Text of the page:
Navigating Food Allergies and Intolerances in Children

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Does your child have a food allergy or intolerance? You’re certainly not alone. In Australia, food allergies affect about 10% of infants and 4-8% of children. Food intolerances are even more common, with surveys suggesting they affect about 25% of all peopleⁱⁱ.

If your child has a disability or developmental delay, we know it can be challenging to manage issues around food and eating. Our dietetic experts explain more about food intolerances and food allergies, which are among the most common nutritional concerns in children. We’ll look at what food allergies and intolerances are, the signs and symptoms, and ways to help your child get the nutrition they need to thrive.

What’s the difference between a food allergy and a food intolerance?

The terms ‘food allergy’ and ‘food intolerance’ are often used together. However, they are not the same. Food allergies and food intolerances involve different processes in the body and have different implications for your child’s health.

About food allergies

A food allergy is an immune system reaction to a protein in food that is usually harmless. When your child eats a food they are allergic to, their immune system perceives it as a threat and reacts by releasing various chemicals. This immune response can cause a wide range of symptoms, ranging from mild to severe (more about food allergy symptoms below).

Common food allergies in children include:

  • cow’s milk (although most children grow out of this allergy before they reach school age)
  • peanuts and tree nuts
  • fish and shellfish
  • eggs
  • sesame
  • wheat
  • soy.

Food allergies can be diagnosed by monitoring your child’s reactions to foods and using various tests. This must be done with guidance from a clinical immunology/allergy specialist. A dietitian is often also involved in the process.

A young girl with a disability wearing a pale pink shirt and glasses sits at a table cutting cookie shapes out of dough.

About food intolerances

Food intolerance, on the other hand, does not involve the immune system. Food intolerance is a term used to describe a range of adverse reactions to eating certain foods. It occurs when the body has trouble processing or digesting a specific component of a food. Lactose intolerance, for example, is caused by difficulty breaking down lactose, a sugar found in milk. Other common substances found in food can trigger symptoms of intolerance in children. These include:

  • salicylates – these natural, aspirin-like substances are found in some fruits, vegetables, herbs and spices.
  • amines – which are found in a wide variety of foods, including chocolate, mature cheese and some fruits and vegetables.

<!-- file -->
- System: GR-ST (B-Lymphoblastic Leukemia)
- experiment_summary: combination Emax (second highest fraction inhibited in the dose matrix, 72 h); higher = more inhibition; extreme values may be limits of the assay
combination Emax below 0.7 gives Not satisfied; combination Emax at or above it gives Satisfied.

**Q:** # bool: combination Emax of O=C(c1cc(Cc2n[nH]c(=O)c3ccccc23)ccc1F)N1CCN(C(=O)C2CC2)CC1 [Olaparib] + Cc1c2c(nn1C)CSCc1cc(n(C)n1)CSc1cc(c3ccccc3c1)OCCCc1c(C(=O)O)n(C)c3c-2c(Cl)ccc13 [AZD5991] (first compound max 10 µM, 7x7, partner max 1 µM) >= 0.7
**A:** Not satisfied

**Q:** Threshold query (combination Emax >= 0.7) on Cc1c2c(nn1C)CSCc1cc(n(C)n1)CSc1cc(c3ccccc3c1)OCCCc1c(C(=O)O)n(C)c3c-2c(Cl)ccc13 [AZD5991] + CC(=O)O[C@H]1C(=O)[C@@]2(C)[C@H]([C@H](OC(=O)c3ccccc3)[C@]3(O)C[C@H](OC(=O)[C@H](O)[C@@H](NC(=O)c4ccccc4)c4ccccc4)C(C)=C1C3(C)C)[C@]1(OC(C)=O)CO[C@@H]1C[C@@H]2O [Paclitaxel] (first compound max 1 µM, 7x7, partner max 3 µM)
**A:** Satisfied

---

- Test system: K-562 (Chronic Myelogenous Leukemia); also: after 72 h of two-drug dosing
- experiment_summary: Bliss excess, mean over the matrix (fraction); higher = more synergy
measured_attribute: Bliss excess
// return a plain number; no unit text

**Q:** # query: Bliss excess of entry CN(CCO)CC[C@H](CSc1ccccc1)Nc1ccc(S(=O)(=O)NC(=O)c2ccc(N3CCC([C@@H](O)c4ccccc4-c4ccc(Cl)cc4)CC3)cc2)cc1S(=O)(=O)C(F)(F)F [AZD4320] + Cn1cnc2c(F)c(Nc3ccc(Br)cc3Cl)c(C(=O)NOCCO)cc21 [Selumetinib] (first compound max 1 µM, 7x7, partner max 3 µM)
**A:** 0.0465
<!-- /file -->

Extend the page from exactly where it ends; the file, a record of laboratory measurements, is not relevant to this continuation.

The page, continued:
• glutamates – such as monosodium glutamate (MSG) and natural glutamates found in some fruits and vegetables.
  • some preservatives and artificial colours.

Unlike a food allergy, a food intolerance cannot cause a severe and potentially life-threatening allergic reaction (anaphylaxis). Your doctor or clinical dietitian can diagnose a food intolerance by assessing the relationship between diet and symptoms. It’s also important to rule out other potential causes of these symptoms.

Recognising signs of food allergies and intolerances in your child

Identifying the signs and symptoms of a food allergy or intolerance in your child is the first step towards managing their dietary needs effectively. These conditions can manifest in various ways, and not all children will exhibit the same symptoms. The severity of reactions can also vary from one child to another. It’s vital to see a qualified healthcare professional if you have any concerns about your child’s wellbeing. Here are some common signs of food allergy and intolerance to watch out for.

Food allergy symptoms

Food allergies typically cause rapid and more severe reactions, with symptoms appearing within minutes to a few hours after eating the allergenic food. Allergic reactions can affect various parts of the body. Symptoms of food allergy can include:

  • skin reactions – such as hives (itchy, red welts on the skin) or eczema (a chronic, itchy rash).
  • respiratory symptoms – such as runny nose, sneezing, coughing, or wheezing.
  • gut issues – such as nausea, vomiting, diarrhoea, and abdominal pain.
  • swelling – usually of the lips, tongue, or face. This is a concerning sign and should be treated as an emergency because it can lead to blockage of the main airway.
  • anaphylaxis – in severe cases, food allergies can trigger a life-threatening allergic reaction known as anaphylaxis. Symptoms of anaphylaxis may include difficulty breathing, a drop in blood pressure, loss of consciousness, and a fast, weak pulse. Anaphylaxis is a medical emergency. The Australasian Society of Clinical Immunology and Allergy has a fact sheet about anaphylaxis and an action plan for dealing with it.

Food intolerance symptoms

Symptoms of food intolerances tend to be delayed and can appear several hours after eating the problematic food. The symptoms of food intolerance can affect various parts of the body and include:

A young mother stands in the supermarket aisle holding a young boy. They are looking at the label on a juice popper to check for chemicals that can cause a food allergy in children.

Some children have an intolerance to substances commonly found in various foods.

  • digestive discomfort – such as bloating, gas, abdominal pain, nausea, vomiting and diarrhoea.
  • skin issues – some food intolerances can manifest as itching or a rash on the skin.
  • headaches – food intolerances can trigger headaches or migraines.